Structure and organization of the human metaxin gene (MTX) and pseudogene

George L. Long, Suzanne Winfield, Kenneth W. Adolph, Edwafd I. Ginns, Paul Bornstein

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37 Scopus citations


Metaxin encodes a mitochondrial protein and is an essential nuclear gene in mice. The cDNA sequence and genomic organization of the human metaxin gene (MTX) have now been determined. MTX is 6 kb and consists of eight protein- encoding exons. The gene is contiguous to thrombospondin 3 (THBS3) and to the pseudogene for glucocerebrosidase (psGBA), but is transcribed in a direction opposite to the latter two genes. Thus, MTX and THBS3 share a common promoter region and are transcribed divergently, whereas MTX and psGBA are transcribed convergently and have closely apposed polyadenylation sites. Human metaxin contains 317 amino acids and is 91.5% identical to mouse metaxin. Metaxin is rich in leucine (14.2%) and in basic (12.9%) and acidic (12.0%) amino acids. The predicted protein lacks an amino-terminal signal sequence and N- glycosylation sites, but contains a putative transmembrane domain near its carboxy terminus. A DNA duplication has led to a direct repeat and the evolution of a pseudogene for GBA. A pseudogene for metaxin (psMTX) is also located within the 16 kb of DNA separating GBA from psGBA. The psMTX sequence is nearly identical to the 3' part of exon 2 through exon 8 of MTX, and both the intronic and the 3'-flanking sequences are highly conserved. Thus, there is a 278 amino acid open reading frame that is 97.8% identical to metaxin. However, psMTX lacks the first intron and promoter present in MTX, and at least in liver, the pseudogene is not expressed.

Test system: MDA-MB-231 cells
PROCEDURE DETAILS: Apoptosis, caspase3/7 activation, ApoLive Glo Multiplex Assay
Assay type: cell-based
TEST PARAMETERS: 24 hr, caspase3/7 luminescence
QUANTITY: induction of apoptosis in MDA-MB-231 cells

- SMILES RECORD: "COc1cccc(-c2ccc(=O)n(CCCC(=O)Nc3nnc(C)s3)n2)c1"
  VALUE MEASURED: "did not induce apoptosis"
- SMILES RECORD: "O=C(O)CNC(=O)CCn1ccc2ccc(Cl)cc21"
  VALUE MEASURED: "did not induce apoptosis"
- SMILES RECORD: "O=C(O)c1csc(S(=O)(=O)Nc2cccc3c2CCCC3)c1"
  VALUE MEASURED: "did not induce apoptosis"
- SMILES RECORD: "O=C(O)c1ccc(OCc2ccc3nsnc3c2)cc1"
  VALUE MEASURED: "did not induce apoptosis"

Original languageEnglish (US)
Pages (from-to)177-184
Number of pages8
Issue number2
StatePublished - Apr 15 1996

Bibliographical note

Funding Information:
We thank Drs. Sandra Gendler and Jack Lawler for providing the GPEM-2 cosmid and subclones and Kathleen Doehring for assistance with the manuscript and ®gures. We also thank Dr. Brian Martin for synthesis of oligonucleotides and helpful discussions. This work was supported in part by National Institutes of Health Grants CO6-HL39745 and DE 08229.


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